When Brooks Construction celebrated the grand opening of its new Fort Wayne, Ind., plant, it also introduced HyRAP, the industry's first 100% recycled asphalt paving material.
A family-owned and -operated business, Brooks Construction has a history of pursing innovation. It was founded over 100 years ago by John Foster Brooks and Lester Edward Ginn. In addition to several asphalt production facilities in the Fort Wayne area, it also offers infrastructure construction services to private, commercial and governmental customers. Over the last 20 years, Brooks Construction has won numerous awards on the state and national levels for quality highway construction and specialized commercial work.
With its strong emphasis on quality, Brooks Construction was actively involved with the testing and construction of one of the first SUPERPAVE highways in Indiana. Additionally, it created the first private AASHTO Accredited Laboratory in Indiana in order to ensure the highest quality pavement for its customers.
Big leap forward
With its history of wanting to lead the pack, it's no surprise Brooks Construction unveiled HyRAP. "We didn't want to take a small step," says co-owner John Brooks. "We wanted to take a big leap forward."
During HyRAP production, a rejuvenating agent restores resident asphalt bitumen to performance grade material, often exceeding the original value and specifications. "Advanced quality control and new technological applications allow HyRAP to meet or exceed current hot mix asphalt performance standards," says John Barry with Crowley Chemical Co., a supplier that worked with Brooks in developing HyRAP.
According to both Brooks and Barry, there are several benefits to the 100% recycled asphalt material. First, environmentally, the product makes sense as a sustainable pavement. Second, customers and taxpayers achieve a cost savings. “There is no need for taxpayers to bear the continually rising cost of road construction when these assets are in place to recycle and reuse and have already been paid for once," Brooks explains. "We can begin mining our own roads."
Additional benefits include:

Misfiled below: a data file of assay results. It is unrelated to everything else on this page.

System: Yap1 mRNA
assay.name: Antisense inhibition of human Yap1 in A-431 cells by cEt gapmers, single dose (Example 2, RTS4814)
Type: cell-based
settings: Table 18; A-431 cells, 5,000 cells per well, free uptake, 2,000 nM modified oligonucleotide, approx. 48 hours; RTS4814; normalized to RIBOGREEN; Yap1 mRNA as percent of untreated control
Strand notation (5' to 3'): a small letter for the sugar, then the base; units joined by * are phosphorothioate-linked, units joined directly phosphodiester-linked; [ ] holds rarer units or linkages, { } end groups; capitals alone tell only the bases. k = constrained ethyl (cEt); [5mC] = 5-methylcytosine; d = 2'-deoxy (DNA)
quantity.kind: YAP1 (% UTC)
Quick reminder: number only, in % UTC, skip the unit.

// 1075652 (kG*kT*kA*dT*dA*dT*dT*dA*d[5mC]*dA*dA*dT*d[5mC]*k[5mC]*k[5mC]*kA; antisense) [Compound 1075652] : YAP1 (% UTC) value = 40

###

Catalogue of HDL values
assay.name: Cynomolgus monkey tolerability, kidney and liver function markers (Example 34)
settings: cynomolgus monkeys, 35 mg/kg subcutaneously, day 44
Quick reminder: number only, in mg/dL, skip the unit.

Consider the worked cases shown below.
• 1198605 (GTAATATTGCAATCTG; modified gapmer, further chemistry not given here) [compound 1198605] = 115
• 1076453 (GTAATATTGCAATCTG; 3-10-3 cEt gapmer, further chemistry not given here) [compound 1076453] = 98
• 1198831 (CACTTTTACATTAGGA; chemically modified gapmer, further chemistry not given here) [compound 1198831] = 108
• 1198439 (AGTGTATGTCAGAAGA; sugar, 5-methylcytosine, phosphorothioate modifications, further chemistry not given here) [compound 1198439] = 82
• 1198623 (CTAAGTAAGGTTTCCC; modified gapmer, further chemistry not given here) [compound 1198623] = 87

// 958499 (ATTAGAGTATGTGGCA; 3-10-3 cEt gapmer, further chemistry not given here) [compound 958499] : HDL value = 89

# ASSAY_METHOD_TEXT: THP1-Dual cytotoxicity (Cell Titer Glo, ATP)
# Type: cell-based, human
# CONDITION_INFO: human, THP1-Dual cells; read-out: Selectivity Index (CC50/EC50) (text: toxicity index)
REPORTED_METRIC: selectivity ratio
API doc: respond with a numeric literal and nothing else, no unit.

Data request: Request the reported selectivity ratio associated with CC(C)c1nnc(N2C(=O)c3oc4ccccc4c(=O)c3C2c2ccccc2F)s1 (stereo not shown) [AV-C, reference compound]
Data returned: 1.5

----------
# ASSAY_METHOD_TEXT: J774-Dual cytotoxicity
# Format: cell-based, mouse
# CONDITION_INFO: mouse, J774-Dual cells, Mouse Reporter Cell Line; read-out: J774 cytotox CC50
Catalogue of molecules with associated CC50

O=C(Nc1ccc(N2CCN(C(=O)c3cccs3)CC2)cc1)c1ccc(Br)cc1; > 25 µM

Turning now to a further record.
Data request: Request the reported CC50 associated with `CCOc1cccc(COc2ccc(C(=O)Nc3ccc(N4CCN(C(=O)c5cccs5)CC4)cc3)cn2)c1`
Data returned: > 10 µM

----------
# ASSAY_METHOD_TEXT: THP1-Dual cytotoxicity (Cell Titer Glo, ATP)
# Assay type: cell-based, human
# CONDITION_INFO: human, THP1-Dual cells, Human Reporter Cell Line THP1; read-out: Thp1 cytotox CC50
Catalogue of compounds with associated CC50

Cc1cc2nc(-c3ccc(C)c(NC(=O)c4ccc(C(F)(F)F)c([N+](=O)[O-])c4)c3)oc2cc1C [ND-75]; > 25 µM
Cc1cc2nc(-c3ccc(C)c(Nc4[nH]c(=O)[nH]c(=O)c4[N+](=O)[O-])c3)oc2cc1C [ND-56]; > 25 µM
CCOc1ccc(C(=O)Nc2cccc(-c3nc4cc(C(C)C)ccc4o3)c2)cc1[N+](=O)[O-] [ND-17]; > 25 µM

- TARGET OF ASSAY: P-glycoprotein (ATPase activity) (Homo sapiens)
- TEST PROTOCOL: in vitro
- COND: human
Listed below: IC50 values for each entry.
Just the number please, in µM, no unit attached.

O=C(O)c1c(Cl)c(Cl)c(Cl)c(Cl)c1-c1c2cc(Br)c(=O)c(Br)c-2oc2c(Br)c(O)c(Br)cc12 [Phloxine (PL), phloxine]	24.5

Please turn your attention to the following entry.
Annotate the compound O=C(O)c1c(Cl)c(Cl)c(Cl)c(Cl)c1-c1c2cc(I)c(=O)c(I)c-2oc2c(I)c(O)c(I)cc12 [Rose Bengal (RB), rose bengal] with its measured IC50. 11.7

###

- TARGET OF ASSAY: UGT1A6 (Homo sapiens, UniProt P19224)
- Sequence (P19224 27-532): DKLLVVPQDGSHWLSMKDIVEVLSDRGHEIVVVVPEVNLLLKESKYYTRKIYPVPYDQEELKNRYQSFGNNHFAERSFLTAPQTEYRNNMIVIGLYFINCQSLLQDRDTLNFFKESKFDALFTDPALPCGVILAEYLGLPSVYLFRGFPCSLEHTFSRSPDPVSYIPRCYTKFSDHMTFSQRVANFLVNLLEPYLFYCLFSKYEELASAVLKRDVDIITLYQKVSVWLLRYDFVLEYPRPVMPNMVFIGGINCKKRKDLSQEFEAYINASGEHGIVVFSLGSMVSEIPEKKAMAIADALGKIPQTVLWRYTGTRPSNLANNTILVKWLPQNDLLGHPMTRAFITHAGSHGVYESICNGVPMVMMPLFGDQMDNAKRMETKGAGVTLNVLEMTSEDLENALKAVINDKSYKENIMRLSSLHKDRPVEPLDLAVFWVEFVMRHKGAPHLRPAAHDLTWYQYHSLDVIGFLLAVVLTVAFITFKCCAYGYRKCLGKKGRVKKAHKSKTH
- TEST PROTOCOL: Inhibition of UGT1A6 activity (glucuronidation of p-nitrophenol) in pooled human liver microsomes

- HyRAP can be produced without any additional mining of aggregates and without need for virgin bitumen. Both petroleum consumption and reliance on foreign oil are reduced. "We're taking an investment already made and making it new again," says Brooks.
- Future HyRAP facilities can be located close to jobsites because there is no need to be near virgin aggregate sources or quarries. This significantly reduces the costs and diesel emissions associated with trucking.
- Reclaimed asphalt pavement (RAP) is not affected by time and reuse. The properties of original virgin materials can be restored completely and reused indefinitely. As the costs of virgin materials rise, there is additional motivation to fully recycle existing materials.
For now, HyRAP can be used on parking lot and street projects. Brooks says more performance data will be needed before the product can be used on highways. (See box, "HyRAP Projects.")
"There's a tremendous interest in HyRAP," says Brooks. "One of the hurdles we have with using the product on highways is getting the performance data and getting people to believe that data."
RAP management is the greatest challenge with this product, says Brooks. "We're making a recipe within exacting tolerances," he explains. "To do this precisely, we have to control the fractionation of the stone. We'll bring millings in and screen on-site to control this."
Brooks says a product like HyRAP will never replace all the mix designs out there, but it is an alternative. "People like to have alternatives," he says.
First plant of its kind
Brooks stresses the uniqueness of the new Brooks Construction facility and that the new venture was funded entirely by private dollars, without grants or government funding. “This plant is the first of its kind in the United States, and the only one with proven capabilities to produce consistent quality at high rates of recycle usage, using up to and including 99+% recycled materials,” he said.